Supercats” closely descended from wild animals represent a danger to other pets and even small children, animal welfare groups fear. Mild-mannered moggies are increasingly being replaced by new breeds in which African or South American wildcats have been crossbred with domestic cats.Despite price-tags of up to £6,000 for new kittens, breeders report waiting lists of up to six months. The savannah, the most popular, is bred from a serval, a cheetah-like wildcat found in Africa. It can grow three times larger than a domestic cat and can jump 7ft vertically.
Another breed to have arrived in Britain is the safari, produced by mating a domestic cat with a South American Geoffroy’s Cat. There are also plans by breeders to import the caracat, descended from a caracal, a lynx-like wildcat found in the Middle East and Africa. The savannah is banned in some US states and in Australia, where there were concerns it could kill koalas.
In Britain, the “first generation” of savannah and safari cats descended from wildcats can only be kept under licence and in outdoor cages, in accordance with the Dangerous Wild Animals Act (DWAA). Subsequent generations, however, can be kept as normal pets.
The breeds are not recognised by the Governing Council of the Cat Fancy, the feline equivalent of the Kennel Club. John Hansson, its chairman, said: “Our policy dictates that we should not be recognising any more breeds that have actual wildcats in their background because of the instability and the element of the unknown.”
Peter Neville, an expert in pet behaviour from the Feline Advisory Bureau (FAB), said: “Cats are predators. I wouldn’t be happy with a savannah around a small child, because of their genes and their size.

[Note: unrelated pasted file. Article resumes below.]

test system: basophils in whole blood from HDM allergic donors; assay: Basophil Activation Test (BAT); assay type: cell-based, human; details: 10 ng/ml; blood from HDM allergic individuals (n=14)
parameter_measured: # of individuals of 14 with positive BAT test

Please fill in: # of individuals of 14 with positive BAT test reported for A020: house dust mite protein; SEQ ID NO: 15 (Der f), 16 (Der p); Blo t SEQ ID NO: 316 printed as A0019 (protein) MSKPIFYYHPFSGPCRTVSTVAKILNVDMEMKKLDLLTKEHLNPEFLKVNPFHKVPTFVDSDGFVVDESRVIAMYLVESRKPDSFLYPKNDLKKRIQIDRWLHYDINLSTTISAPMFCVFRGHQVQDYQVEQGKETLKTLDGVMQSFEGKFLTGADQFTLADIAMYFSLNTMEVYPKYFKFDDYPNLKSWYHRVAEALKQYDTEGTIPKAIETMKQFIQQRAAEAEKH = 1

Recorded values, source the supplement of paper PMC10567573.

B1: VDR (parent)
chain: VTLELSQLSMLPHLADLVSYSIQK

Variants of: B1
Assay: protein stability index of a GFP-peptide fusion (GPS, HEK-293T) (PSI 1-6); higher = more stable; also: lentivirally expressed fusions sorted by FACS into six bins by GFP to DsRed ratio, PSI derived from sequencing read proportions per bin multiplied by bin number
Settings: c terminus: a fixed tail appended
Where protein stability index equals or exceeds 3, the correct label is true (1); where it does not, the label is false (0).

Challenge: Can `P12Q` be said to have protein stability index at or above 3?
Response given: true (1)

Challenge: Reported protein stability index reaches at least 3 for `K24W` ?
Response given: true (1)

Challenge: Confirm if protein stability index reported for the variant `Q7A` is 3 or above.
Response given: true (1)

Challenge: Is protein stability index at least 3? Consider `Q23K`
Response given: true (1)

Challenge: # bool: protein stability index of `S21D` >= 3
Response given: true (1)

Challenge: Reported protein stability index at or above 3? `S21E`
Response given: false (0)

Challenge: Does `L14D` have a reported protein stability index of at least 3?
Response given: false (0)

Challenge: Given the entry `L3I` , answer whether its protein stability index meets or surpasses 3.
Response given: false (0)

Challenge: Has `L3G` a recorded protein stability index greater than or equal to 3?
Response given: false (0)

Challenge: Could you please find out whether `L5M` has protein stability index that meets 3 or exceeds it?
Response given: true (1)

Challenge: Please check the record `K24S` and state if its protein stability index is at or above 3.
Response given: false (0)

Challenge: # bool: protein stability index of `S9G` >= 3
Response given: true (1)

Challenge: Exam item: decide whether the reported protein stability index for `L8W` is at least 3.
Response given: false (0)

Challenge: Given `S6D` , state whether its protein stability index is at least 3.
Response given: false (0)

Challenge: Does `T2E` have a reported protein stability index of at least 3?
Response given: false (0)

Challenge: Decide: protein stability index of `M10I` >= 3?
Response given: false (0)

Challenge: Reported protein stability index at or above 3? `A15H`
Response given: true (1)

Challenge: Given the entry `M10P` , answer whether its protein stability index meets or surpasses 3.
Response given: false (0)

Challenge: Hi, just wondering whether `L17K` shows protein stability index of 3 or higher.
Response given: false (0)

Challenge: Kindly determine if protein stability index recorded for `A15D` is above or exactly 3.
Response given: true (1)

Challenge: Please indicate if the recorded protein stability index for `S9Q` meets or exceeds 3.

“They are going to do a lot more damage than a normal domestic cat. Their paws are bigger, they are stronger and they will bite deeper. Just because you can tame one, doesn’t mean you can tame all.”Claire Bessant, from the FAB, said: “This is a scary trend. The savannah is a big cat that is close to the wild. We are introducing something that is likely to have issues and it worries me a lot.”
An RSPCA spokesman said: “The savannah cat is likely to exhibit a range of temperamental characteristics from both domestic cats and the wildcat species, and as such could prove to be dangerous.”Beth Skillings, from Cats Protection, said: “Any new wildcat hybrid is likely to retain traits related to its wildcat ancestry.”The Savannah Cat Club of Great Britain (SCCGB) warns owners that the animals should not be left alone with young children – but adds that this should apply with all breeds of cat.
Other owners warn that if the cats do not receive “24/7” attention for the first, formative weeks, they can turn feral.
However, Donna Peynado, president of the club, said the savannah was a suitable pet. “They are astounding, absolutely adorable creatures and I would fight tooth and nail for them,” she added.
“We always advise never ever leave a cat alone with a child under five. For the sake of the cat and the child as well. But there are no more safety concerns than for any other breeds.”In the wild, servals mostly live off rodents, but they have been observed taking gazelles and springboks. They have a top speed of 50mph and weigh up to 55lbs. The savannah can grow up to 35lb – compared with around 10lb for a typical cat.
The animal was bred in the United States in the 1980s and is thought to have first arrived in Britain within the past two years. There are already thought to be up to 300 living here.
Nicola Yates, of Corfe Mullen, Dorset, owns a “second generation” savannah, Annie, which does not need to be kept under the DWAA.“She is noticeably bigger than other cats, but I don’t have any more safety concerns than I would with any cat,” she said. “If your cat is brought up to be aggressive – through abuse or neglect – then any cat, even a moggy, can turn into something quite savage.
“Obviously, if that happens with a bigger cat, then you have bigger teeth to consider.”Gaynor Jean-Louis, a cat breeder from Bromsgrove, in Worcestershire, owns a “first generation” safari cat, Mystique, which is covered by the DWAA.“I don’t consider her in the slightest bit dangerous,” she said. “She looks like a wild thing, but if you interact with her, she is very domestic.”
Another well-established cat, the Bengal, is bred from the Asian Leopard Cat but is considerably smaller and is considered domesticated.